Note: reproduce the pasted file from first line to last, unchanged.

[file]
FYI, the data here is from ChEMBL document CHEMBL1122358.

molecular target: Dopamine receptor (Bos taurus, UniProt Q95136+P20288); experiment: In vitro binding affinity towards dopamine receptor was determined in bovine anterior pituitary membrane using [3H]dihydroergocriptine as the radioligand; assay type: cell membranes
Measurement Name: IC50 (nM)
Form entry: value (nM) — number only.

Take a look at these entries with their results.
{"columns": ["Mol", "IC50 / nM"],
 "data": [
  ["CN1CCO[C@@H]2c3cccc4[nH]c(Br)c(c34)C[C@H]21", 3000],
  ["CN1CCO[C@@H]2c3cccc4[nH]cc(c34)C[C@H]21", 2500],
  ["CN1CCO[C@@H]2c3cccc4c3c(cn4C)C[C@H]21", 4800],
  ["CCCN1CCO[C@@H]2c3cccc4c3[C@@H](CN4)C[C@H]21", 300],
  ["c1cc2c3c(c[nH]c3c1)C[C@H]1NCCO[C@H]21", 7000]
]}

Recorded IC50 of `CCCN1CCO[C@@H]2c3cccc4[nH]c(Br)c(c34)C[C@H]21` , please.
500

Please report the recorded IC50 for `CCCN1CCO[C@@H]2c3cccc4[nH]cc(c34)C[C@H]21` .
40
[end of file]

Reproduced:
FYI, the data here is from ChEMBL document CHEMBL1122358.

molecular target: Dopamine receptor (Bos taurus, UniProt Q95136+P20288); experiment: In vitro binding affinity towards dopamine receptor was determined in bovine anterior pituitary membrane using [3H]dihydroergocriptine as the radioligand; assay type: cell membranes
Measurement Name: IC50 (nM)
Form entry: value (nM) — number only.

Take a look at these entries with their results.
{"columns": ["Mol", "IC50 / nM"],
 "data": [
  ["CN1CCO[C@@H]2c3cccc4[nH]c(Br)c(c34)C[C@H]21", 3000],
  ["CN1CCO[C@@H]2c3cccc4[nH]cc(c34)C[C@H]21", 2500],
  ["CN1CCO[C@@H]2c3cccc4c3c(cn4C)C[C@H]21", 4800],
  ["CCCN1CCO[C@@H]2c3cccc4c3[C@@H](CN4)C[C@H]21", 300],
  ["c1cc2c3c(c[nH]c3c1)C[C@H]1NCCO[C@H]21", 7000]
]}

Recorded IC50 of `CCCN1CCO[C@@H]2c3cccc4[nH]c(Br)c(c34)C[C@H]21` , please.
500

Please report the recorded IC50 for `CCCN1CCO[C@@H]2c3cccc4[nH]cc(c34)C[C@H]21` .
40